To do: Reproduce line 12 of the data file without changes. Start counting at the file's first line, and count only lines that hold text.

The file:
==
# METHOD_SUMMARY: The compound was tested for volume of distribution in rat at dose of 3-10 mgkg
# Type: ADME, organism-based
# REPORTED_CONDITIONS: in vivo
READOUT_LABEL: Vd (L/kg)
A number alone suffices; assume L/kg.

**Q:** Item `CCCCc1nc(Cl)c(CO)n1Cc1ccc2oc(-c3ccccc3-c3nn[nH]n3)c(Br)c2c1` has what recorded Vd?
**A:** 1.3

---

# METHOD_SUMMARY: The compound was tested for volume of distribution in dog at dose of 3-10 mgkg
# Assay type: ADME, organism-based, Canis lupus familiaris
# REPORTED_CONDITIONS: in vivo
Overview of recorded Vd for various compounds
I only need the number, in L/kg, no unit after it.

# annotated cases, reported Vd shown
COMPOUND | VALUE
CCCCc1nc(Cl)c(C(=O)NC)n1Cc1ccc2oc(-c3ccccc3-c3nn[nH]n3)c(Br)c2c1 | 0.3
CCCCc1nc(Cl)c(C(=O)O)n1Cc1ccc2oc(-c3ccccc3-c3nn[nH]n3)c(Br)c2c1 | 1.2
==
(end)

Overview of recorded Vd for various compounds